The timeless nature of period dramas in a modern world

Gillian Hogan explores the world of period dramas

image credit: Rachel Halpin

Despite the fact that period dramas are confined to a specific era, they are timeless. It seems the more we move forward in time, the more people want to to look back at it.

Of course, period dramas have always had an audience. Downton Abbey has been a firm favourite for years but one look at Netflix shows their surge in popularity. The Crown, Anne with an E, Mary Shelley and The Last Kingdom are only a fraction of the endless list of period pieces that constantly find themselves ‘trending’.

This is not just a Netflix phenomenon. Mary Queen of Scots and Colette both received rave reviews from cinema goers in 2018 and BBC recently added Les Miserables to their massive collection. So, what’s the hype about?

As lives get messier and more stressful, the stronger the need for escapism within our movies and television shows becomes.

Sure, anything with a strong enough story line distracts and entertains but period dramas offer a glimpse into a completely different world. People can watch knowing that their ancestors lived during that time and connect to a story because they feel a part of themselves in it.

Not only is that world miles away from our day to day lives but it is based on the truth.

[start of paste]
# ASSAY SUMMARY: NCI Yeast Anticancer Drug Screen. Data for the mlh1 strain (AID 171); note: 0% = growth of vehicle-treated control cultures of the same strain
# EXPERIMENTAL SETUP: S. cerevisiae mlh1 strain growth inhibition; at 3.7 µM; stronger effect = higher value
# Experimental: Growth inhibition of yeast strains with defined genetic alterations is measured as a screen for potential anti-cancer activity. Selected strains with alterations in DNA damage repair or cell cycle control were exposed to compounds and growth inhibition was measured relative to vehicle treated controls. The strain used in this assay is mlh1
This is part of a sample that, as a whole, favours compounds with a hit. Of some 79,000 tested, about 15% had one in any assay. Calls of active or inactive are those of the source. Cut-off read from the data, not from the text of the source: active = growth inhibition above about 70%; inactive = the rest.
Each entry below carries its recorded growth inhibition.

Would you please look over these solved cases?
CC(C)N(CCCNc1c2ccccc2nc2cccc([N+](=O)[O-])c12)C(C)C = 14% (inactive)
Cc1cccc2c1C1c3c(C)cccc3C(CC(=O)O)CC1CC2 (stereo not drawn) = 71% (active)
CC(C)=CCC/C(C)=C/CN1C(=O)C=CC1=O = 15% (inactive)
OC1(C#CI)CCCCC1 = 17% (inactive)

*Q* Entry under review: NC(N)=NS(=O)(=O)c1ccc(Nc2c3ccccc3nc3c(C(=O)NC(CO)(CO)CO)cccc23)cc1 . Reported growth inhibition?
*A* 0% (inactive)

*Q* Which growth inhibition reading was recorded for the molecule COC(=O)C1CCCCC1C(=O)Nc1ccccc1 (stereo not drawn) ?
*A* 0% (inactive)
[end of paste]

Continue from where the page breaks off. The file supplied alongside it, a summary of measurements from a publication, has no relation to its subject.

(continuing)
‘It’s this hidden world that’s so mystified and removed from your own life. It’s like peeking through their window,’ said fan of period dramas, Megan McInerney, age 25.

About five years ago, the industry revolved around dystopian futures like The Hunger Games and Divergent. Everything was extremely fast paced and honestly, a bit unnerving.

Black Mirror has a huge viewership so obviously this hasn’t completely vanished but the trend has definitely died down. Instead of feeling concerned at the idea of an unknown future, period pieces offer a sense of calm. Regardless of how much drama takes place, it makes for easier viewing knowing that it all remains in the past.

Period dramas can be perceived as being aimed towards a certain audience but there is something for everyone.

Romance is perhaps the most popular sub-genre of them all due to the longtime success of Pride and Prejudice and Jane Eyre which encouraged many similar projects.

However, the popularity of romance driven dramas doesn’t negate the fact that not all period dramas consist of fluffy story lines and pretty scenery.

There is no better stimulation for an action movie than war and revolution and unfortunately, history provides lots of inspiration. From Dunkirk’s depiction of the World War II battle and Peaky Blinders backdrop of World War 1, to Scotland’s uprising in Outlaw King and Norse invasions in The Last Kingdom, there’s plenty for people to get their teeth stuck into.

Considering the fact that about half of period pieces consist of story lines revolving around the royal family, The Crown, Mary Queen of Scots, Reign and A Royal Night Out, to name a few, it stands to reason that the genre is mainly aimed at a British or, at least, a European audience.

Perhaps this is another reason as to why they are so easy to connect to and get lost in. Not only are they part of history but they are part of your history specifically.

‘It gives these historical figures a real human being that you can connect to,’ said Megan.

At the end of the day, in a world where people severely struggle to watch anything without scrolling through Instagram, it can be nice to get lost in a world that doesn’t even know what the internet is.


Gillian Hogan 


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